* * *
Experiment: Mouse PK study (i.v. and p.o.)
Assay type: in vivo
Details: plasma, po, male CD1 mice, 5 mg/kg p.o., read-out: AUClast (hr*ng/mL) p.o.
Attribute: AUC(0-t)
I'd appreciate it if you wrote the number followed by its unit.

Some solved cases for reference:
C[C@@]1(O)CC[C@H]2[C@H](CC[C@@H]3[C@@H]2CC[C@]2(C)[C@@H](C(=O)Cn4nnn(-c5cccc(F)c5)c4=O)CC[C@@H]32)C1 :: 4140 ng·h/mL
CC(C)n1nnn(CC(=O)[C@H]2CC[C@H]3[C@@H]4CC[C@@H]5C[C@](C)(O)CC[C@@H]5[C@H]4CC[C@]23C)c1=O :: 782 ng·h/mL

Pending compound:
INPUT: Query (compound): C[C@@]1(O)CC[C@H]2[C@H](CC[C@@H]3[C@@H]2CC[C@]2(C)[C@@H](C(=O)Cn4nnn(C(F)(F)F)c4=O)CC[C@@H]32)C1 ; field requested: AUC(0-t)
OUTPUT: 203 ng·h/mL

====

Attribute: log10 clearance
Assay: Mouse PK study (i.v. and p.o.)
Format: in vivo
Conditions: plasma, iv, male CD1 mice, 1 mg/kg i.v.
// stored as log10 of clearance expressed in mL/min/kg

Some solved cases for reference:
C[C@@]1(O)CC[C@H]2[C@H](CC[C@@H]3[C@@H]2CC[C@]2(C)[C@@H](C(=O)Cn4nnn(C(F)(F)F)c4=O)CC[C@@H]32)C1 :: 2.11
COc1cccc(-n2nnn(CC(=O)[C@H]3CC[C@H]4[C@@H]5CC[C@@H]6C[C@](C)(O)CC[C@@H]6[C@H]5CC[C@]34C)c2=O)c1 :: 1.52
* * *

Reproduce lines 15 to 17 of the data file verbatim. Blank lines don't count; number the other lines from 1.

Format: in vivo
Conditions: plasma, iv, male CD1 mice, 1 mg/kg i.v.
// stored as log10 of clearance expressed in mL/min/kg